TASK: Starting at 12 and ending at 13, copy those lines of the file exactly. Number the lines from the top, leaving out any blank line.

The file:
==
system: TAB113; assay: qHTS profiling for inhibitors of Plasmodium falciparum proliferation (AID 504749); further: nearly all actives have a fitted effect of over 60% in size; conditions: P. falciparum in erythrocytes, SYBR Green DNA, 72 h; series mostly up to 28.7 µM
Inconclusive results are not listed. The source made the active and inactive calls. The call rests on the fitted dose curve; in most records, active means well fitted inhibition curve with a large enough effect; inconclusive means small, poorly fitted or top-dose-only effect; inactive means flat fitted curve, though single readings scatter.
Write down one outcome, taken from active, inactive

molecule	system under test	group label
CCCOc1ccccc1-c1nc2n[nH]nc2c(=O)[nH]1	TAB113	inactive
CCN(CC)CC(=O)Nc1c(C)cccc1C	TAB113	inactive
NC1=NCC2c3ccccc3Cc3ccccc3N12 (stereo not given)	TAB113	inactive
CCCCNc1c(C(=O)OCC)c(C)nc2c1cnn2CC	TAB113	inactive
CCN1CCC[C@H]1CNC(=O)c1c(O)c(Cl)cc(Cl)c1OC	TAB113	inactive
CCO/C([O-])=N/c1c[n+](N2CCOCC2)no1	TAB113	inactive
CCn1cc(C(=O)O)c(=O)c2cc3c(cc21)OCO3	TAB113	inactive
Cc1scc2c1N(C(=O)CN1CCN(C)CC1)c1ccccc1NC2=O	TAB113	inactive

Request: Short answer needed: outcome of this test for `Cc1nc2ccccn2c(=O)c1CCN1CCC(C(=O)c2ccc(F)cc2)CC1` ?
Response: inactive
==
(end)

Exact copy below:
Cc1scc2c1N(C(=O)CN1CCN(C)CC1)c1ccccc1NC2=O	TAB113	inactive

Request: Short answer needed: outcome of this test for `Cc1nc2ccccn2c(=O)c1CCN1CCC(C(=O)c2ccc(F)cc2)CC1` ?